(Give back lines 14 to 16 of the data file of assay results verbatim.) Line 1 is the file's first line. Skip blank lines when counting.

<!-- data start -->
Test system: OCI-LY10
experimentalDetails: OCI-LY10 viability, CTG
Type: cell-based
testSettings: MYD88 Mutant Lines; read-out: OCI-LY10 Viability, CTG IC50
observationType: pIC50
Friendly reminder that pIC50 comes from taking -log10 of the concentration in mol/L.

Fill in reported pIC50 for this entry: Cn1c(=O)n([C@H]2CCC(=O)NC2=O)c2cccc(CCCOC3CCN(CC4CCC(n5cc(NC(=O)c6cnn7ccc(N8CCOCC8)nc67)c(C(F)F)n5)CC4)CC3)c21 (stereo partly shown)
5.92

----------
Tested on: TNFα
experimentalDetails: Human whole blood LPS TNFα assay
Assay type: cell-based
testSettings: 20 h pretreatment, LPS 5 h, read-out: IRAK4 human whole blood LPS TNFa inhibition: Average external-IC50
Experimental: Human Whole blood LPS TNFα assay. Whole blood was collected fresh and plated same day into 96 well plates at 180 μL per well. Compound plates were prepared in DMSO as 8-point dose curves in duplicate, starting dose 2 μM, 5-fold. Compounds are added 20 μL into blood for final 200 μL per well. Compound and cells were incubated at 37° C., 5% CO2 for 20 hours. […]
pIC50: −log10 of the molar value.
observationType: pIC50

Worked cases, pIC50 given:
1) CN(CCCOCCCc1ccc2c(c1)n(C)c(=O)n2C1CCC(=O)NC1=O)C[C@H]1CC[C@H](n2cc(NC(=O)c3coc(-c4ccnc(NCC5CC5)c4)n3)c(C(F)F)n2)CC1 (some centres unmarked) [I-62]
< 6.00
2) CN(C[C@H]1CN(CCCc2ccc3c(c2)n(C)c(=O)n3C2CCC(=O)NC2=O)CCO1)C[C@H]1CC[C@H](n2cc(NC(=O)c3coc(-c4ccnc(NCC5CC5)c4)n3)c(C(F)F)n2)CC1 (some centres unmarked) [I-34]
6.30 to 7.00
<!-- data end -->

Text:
Experimental: Human Whole blood LPS TNFα assay. Whole blood was collected fresh and plated same day into 96 well plates at 180 μL per well. Compound plates were prepared in DMSO as 8-point dose curves in duplicate, starting dose 2 μM, 5-fold. Compounds are added 20 μL into blood for final 200 μL per well. Compound and cells were incubated at 37° C., 5% CO2 for 20 hours. […]
pIC50: −log10 of the molar value.
observationType: pIC50